Please do not rely only on the suggestions from those who contribute on this forum to get ideas of where to do. You really do need to do your own research on this, otherwise, you will be having our trip, not your trip. Thus, for ideas, do some good research. Where to get ideas of where to visit include scanning this forum, though. At the top of the list of questions is a sticking where travellers have posted their road trip reports. There are hundreds of them, but few are honeymoons or to areas you might want to visit, so skim the list and read only the ones that are relevant.

Also, on the right side of the forum page, under the TopQuestions heading (not visible on the app, or small devices, you need to use the full version of the forum page) are some headings which you may find useful. These includes suggestions of trip on the west or east side of the country (although ideas for Canada seem to be limited), and that should also provide some ideas.

However, for basics and other general ideas, you may find visiting a library and borrowing a few guide books for North America in general, and separately for USA or Canada. Skim those for ideas and info. They do not need to be up to date for ideas (it’s usually the pricing that dates fast, but you’re not researching that yet).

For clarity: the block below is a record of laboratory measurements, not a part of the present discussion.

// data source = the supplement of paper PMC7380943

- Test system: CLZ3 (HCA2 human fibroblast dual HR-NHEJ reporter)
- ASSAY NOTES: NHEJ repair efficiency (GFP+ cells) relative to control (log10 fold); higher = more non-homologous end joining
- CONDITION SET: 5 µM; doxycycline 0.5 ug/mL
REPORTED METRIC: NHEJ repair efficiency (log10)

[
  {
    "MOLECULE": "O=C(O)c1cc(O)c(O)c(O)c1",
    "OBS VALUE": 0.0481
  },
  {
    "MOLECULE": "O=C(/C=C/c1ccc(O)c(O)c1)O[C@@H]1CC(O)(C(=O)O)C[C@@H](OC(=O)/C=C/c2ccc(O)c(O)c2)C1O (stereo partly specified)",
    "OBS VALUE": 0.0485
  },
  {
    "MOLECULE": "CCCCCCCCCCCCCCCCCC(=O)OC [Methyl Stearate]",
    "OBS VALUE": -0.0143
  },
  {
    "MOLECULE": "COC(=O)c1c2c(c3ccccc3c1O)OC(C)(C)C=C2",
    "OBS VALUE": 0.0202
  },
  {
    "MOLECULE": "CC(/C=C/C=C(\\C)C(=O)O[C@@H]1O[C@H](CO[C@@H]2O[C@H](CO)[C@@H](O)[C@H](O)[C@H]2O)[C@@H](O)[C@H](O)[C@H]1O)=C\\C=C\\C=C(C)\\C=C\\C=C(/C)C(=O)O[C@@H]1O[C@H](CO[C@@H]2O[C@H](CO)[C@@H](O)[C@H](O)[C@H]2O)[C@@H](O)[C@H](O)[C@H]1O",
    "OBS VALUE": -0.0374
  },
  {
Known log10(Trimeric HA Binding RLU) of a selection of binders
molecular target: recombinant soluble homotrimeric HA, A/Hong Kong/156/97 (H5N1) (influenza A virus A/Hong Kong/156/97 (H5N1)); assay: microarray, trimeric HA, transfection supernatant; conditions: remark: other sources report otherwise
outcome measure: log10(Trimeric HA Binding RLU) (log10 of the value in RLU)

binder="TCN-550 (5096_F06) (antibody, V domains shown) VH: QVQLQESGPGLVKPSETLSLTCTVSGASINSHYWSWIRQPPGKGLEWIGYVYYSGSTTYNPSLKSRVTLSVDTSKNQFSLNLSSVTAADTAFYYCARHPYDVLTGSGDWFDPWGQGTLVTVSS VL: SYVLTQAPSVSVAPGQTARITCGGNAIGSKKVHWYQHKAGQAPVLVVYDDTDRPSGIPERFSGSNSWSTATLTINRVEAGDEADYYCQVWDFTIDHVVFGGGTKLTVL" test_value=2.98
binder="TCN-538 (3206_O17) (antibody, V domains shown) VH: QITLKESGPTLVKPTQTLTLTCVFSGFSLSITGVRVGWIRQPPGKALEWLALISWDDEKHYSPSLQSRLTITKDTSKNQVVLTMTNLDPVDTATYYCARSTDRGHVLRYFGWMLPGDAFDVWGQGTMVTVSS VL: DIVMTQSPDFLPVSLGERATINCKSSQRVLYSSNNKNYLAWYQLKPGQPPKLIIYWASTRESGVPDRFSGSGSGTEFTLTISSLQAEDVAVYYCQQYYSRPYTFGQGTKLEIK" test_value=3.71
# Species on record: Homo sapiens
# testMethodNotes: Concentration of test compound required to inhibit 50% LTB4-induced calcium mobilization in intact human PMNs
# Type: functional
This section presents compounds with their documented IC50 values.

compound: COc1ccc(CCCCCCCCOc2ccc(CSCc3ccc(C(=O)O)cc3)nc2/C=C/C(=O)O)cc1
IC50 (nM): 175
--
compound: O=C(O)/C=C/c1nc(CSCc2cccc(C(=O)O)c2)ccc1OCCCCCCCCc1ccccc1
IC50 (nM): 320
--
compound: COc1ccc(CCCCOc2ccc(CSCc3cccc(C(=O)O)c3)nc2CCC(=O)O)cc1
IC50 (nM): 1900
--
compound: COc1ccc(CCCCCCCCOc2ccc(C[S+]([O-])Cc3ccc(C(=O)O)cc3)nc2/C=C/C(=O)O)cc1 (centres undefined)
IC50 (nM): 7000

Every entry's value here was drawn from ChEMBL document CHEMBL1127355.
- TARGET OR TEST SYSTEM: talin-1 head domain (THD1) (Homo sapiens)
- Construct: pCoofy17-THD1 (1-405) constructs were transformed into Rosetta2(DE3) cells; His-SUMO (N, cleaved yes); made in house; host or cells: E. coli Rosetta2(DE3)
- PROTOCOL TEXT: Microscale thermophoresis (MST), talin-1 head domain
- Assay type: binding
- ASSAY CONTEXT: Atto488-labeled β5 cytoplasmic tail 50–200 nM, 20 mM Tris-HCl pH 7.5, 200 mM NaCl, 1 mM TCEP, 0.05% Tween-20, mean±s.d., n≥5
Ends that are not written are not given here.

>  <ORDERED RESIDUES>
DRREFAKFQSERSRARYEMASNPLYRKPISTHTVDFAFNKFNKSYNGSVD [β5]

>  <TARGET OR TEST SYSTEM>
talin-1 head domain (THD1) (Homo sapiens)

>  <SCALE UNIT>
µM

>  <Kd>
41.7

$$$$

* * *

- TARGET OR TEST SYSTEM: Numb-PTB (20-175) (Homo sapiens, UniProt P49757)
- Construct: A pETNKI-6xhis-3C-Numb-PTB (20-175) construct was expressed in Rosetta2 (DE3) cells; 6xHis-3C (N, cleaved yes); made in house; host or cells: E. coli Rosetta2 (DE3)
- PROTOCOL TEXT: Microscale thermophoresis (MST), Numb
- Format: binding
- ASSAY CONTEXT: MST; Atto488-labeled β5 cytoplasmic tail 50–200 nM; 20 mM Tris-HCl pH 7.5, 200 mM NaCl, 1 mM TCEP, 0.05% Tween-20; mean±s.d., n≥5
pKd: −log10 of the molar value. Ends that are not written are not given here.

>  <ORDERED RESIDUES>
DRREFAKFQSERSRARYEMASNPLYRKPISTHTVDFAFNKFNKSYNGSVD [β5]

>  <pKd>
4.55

Now to the RV idea. Lots of folk have a very romantic and frankly very misguided idea of the RV. On the right under the already mentioned TQs is an RV topic. In that topic are lots of embedded links, one includes whether the RV is suitable for you. That would be a good place to start. Some key points for now, though:

RVs are almost never a low cost choice when it’s just 2 of you. There’s a big difference between a true RV (that is designed to be hooked up at night in a camp site so you have electricity, water and plumbing) and basic campervans that have cramped sleeping quarters, primitive cooking facilities and no washing facilities or toilet.